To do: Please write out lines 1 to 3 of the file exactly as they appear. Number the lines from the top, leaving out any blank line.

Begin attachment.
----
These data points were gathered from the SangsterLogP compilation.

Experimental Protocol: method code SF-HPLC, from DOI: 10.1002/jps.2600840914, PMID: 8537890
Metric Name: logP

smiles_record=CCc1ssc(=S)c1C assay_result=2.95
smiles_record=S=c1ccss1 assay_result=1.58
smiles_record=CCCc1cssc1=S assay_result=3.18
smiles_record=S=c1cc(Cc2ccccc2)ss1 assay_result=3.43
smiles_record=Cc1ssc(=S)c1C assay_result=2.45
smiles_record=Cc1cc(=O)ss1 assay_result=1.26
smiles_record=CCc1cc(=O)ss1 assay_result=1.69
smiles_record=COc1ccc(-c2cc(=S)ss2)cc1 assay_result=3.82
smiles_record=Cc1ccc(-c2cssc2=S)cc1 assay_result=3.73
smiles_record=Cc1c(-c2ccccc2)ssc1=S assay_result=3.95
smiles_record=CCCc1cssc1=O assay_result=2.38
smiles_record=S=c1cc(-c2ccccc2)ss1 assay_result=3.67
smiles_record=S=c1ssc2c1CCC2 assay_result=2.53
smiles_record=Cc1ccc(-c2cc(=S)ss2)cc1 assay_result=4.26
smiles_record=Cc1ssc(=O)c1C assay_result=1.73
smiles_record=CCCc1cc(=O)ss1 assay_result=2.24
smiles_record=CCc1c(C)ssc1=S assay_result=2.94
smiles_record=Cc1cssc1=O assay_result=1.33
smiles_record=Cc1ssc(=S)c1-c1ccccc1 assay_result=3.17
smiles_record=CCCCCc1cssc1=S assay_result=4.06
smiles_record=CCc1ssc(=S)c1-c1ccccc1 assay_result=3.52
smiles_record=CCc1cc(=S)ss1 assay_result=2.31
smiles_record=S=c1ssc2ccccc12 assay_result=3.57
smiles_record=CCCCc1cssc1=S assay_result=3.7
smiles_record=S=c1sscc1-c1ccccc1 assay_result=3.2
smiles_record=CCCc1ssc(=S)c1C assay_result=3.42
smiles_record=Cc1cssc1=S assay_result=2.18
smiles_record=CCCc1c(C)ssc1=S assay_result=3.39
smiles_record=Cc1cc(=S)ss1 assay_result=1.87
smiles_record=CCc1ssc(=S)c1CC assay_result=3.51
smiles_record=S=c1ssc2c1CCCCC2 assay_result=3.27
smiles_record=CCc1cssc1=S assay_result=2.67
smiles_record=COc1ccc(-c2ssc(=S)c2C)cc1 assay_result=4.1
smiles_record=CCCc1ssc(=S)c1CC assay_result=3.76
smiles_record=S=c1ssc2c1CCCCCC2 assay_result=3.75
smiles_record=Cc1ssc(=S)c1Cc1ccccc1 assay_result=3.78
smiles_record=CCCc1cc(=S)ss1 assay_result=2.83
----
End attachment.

These data points were gathered from the SangsterLogP compilation.

Experimental Protocol: method code SF-HPLC, from DOI: 10.1002/jps.2600840914, PMID: 8537890
Metric Name: logP